Lawyers need to find witnesses. They look for assets to see if it’s worth suing or if they can collect after they win. They want to profile opponents for weaknesses based on past litigation or business dealings.
Every legal matter turns on facts. Most cases don’t go to trial, fewer still go to appeal, but all need good facts. Without decent facts, they face dismissal or don’t even get to the complaint stage.
Do law schools teach any of these skills? Ninety-nine percent do not. Good fact-finding requires something not taught at a lot of law schools: innovation and creativity. Of course, good judges can maneuver the law through creative decisions, and good lawyers are rightly praised for creative ways to interpret a regulation or to structure a deal.
But when it comes to fact gathering, the idea for most lawyers seems to be that you can assign uncreative, non-innovative people to plug data into Google, Westlaw or Lexis, and out will come the data you need.
This is incorrect, as anyone with a complex matter who has tried just Googling and Westlaw research will tell you.
The innovative, creative fact finder follows these three rules:
- Free Yourself from Database Dependency. If there were a secret trove of legally obtained information, you would be able to buy it because this is America, where good products get packaged and sold if there is sufficient demand for them. And Google won’t do it all. Most documents in the U.S. are not on line, so Google won’t help you. For any given person, there could be documents sitting in one of the more than 3,000 counties in this country, in paper form.
- If you use a database, do you know how to verify the output? Is your John C. Wong the same John C. Wong who got sued in Los Angeles? How will you tell the difference? You need a battle plan. Can your researcher arrange to have someone go into a courthouse 2,000 miles away from your office?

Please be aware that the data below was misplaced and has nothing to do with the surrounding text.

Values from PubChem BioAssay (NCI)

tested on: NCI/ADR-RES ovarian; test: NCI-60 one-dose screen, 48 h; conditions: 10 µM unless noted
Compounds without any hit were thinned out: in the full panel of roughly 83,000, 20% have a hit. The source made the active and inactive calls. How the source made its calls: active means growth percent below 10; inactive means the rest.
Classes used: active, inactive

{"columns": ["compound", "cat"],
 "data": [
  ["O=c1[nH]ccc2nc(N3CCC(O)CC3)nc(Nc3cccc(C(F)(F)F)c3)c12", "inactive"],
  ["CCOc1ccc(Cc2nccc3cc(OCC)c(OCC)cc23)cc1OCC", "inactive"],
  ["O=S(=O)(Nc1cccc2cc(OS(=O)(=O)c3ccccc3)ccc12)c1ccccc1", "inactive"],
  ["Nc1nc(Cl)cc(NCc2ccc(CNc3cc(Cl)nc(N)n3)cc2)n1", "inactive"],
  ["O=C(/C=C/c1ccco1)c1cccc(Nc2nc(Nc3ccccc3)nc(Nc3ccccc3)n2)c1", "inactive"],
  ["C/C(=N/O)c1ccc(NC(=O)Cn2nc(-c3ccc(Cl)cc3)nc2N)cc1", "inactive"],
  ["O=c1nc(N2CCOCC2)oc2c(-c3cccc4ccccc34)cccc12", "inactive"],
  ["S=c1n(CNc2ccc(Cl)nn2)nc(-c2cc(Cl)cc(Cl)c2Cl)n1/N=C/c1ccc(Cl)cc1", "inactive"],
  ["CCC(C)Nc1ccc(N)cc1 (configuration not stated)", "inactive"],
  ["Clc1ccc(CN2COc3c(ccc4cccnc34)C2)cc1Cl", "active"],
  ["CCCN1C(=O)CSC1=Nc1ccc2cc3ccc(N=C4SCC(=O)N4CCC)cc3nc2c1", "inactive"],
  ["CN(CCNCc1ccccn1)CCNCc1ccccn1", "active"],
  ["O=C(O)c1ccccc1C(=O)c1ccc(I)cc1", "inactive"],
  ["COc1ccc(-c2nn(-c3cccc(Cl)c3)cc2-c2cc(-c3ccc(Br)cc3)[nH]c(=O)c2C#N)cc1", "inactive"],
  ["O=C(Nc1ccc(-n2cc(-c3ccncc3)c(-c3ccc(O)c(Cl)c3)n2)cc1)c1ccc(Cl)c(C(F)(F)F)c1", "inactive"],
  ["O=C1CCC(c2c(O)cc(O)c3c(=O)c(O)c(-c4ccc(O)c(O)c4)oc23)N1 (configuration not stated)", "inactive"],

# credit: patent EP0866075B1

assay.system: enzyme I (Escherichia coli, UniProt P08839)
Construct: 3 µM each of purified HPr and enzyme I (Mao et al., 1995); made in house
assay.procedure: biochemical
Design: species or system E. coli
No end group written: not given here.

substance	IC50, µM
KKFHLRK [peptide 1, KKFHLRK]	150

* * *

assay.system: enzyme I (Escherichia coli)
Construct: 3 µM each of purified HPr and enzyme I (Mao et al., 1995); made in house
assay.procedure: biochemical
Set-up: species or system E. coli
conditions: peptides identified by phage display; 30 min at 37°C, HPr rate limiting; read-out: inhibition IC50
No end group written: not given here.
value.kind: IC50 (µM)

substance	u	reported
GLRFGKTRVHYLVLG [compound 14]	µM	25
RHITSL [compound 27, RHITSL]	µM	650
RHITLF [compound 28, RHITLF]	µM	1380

- How will you cope with conflicting results when one source says John C. Wong set up three Delaware LLC’s last year, and another says he set up two in Delaware and two in New York?
- Fight Confirmation Bias. Ask, “What am I not seeing?” Computers are terrible at the kind of thought that comes naturally to people. No risk management program said about Bernard Madoff, “His auditor can’t be up to the task because his office is in a strip mall in the suburbs.”
- For your researchers, find people who can put themselves in the shoes of those they are investigating. Not everyone can say, “This report must be wrong. If I were in the high-end jewelry business, I wouldn’t run it out of a tiny ranch house in Idaho. Either this is a small business or Idaho’s not the real HQ.” If someone doesn’t notice a discrepancy as glaring as this, they are the wrong person to be doing an investigation that requires open-mindedness.
- Don’t paint by numbers. Begin an investigation on a clean sheet of paper. Don’t base your investigation on what someone’s resume says he did. Verify the whole thing.
- Look not just at what’s on the resume, but look for what was left off Jobs that didn’t go well, and people who don’t like the person.
- Despite that your client tells you, they don’t know everything (if they did they wouldn’t hire you). If your client thinks you will never find a subject’s assets outside of Texas, look outside of Texas anyway. You owe it to your client.
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